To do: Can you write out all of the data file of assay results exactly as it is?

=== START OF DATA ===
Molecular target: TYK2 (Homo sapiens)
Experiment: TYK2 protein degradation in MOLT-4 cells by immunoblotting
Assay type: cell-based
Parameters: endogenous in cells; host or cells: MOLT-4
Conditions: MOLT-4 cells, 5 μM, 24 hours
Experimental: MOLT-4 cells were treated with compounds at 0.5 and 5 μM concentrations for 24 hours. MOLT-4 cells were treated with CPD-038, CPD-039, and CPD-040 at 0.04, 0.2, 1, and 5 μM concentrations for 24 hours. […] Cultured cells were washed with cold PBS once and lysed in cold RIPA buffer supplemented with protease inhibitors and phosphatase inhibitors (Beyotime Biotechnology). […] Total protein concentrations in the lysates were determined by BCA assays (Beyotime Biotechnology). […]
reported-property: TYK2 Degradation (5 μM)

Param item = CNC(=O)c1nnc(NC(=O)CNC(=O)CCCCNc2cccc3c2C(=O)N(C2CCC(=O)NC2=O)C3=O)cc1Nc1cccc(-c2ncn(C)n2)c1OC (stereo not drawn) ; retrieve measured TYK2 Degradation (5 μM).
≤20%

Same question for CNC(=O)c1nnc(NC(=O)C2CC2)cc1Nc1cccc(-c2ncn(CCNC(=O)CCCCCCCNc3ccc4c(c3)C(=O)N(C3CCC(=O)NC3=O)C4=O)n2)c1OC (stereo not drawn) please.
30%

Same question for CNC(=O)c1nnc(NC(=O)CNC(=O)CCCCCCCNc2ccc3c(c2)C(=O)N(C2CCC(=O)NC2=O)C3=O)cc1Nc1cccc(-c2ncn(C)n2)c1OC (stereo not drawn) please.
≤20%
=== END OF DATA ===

Molecular target: TYK2 (Homo sapiens)
Experiment: TYK2 protein degradation in MOLT-4 cells by immunoblotting
Assay type: cell-based
Parameters: endogenous in cells; host or cells: MOLT-4
Conditions: MOLT-4 cells, 5 μM, 24 hours
Experimental: MOLT-4 cells were treated with compounds at 0.5 and 5 μM concentrations for 24 hours. MOLT-4 cells were treated with CPD-038, CPD-039, and CPD-040 at 0.04, 0.2, 1, and 5 μM concentrations for 24 hours. […] Cultured cells were washed with cold PBS once and lysed in cold RIPA buffer supplemented with protease inhibitors and phosphatase inhibitors (Beyotime Biotechnology). […] Total protein concentrations in the lysates were determined by BCA assays (Beyotime Biotechnology). […]
reported-property: TYK2 Degradation (5 μM)

Param item = CNC(=O)c1nnc(NC(=O)CNC(=O)CCCCNc2cccc3c2C(=O)N(C2CCC(=O)NC2=O)C3=O)cc1Nc1cccc(-c2ncn(C)n2)c1OC (stereo not drawn) ; retrieve measured TYK2 Degradation (5 μM).
≤20%

Same question for CNC(=O)c1nnc(NC(=O)C2CC2)cc1Nc1cccc(-c2ncn(CCNC(=O)CCCCCCCNc3ccc4c(c3)C(=O)N(C3CCC(=O)NC3=O)C4=O)n2)c1OC (stereo not drawn) please.
30%

Same question for CNC(=O)c1nnc(NC(=O)CNC(=O)CCCCCCCNc2ccc3c(c2)C(=O)N(C2CCC(=O)NC2=O)C3=O)cc1Nc1cccc(-c2ncn(C)n2)c1OC (stereo not drawn) please.
≤20%